In the English language, sentences revolve around the action of the sentence, which is expressed through the verb. At times, writers include unneeded phrases in their academic writing. Some of these phrases detract from the clarify and strength of the verb, such as in the first sentence below.
Sentence: During oppressive political and economic regimes, many families in several South American countries STRUGGLED IN A DESPERATE ATTEMPT to survive.
Edited Sentence: During oppressive political and economic regimes, many families in several South American countries STRUGGLED DESPERATELY to survive.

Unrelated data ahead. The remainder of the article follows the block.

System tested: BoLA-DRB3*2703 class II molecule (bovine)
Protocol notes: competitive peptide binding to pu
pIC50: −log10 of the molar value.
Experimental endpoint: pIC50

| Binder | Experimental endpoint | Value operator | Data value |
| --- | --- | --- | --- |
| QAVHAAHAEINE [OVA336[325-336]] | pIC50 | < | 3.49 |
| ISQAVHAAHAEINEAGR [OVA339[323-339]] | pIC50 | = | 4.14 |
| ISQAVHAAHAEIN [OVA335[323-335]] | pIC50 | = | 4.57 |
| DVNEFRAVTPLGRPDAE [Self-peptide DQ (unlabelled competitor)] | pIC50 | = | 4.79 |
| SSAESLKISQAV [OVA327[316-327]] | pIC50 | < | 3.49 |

Explanation: The action expressed in the sentence above is “struggled.” However, when describing how the families struggled, the writer uses a prepositional phrase (“in a desperate attempt”). Prepositional phrases begin with a preposition (in this case, “in”) and end with a noun (in this sentence, “attempt”). While nothing is grammatically incorrect with the sentence, it elongates the verb phrase.
Therefore, the prepositional phrase is replaced with the adverb “desperately” in the edited sentence. This change clearly and concisely describes how the families struggled. When writing, use active adverbs to describe a verb rather than a prepositional phrase, which can unnecessarily extend the verb phrase.